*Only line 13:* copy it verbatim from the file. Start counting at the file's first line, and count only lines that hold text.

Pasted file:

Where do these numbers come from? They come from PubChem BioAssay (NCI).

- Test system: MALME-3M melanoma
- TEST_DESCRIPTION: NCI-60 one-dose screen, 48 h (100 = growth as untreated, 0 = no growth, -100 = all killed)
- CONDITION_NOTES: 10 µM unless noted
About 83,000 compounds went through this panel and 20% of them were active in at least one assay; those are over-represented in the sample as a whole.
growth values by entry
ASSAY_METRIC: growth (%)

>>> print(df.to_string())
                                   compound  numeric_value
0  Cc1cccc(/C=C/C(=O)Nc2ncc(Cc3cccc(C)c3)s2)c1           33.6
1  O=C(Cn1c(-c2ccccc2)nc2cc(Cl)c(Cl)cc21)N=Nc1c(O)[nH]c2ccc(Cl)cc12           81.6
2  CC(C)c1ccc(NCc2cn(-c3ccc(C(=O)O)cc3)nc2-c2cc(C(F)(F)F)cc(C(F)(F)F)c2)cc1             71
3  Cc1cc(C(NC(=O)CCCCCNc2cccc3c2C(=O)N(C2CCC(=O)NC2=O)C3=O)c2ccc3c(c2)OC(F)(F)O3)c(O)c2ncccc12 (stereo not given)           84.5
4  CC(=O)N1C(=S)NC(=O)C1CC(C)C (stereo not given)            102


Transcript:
3  Cc1cc(C(NC(=O)CCCCCNc2cccc3c2C(=O)N(C2CCC(=O)NC2=O)C3=O)c2ccc3c(c2)OC(F)(F)O3)c(O)c2ncccc12 (stereo not given)           84.5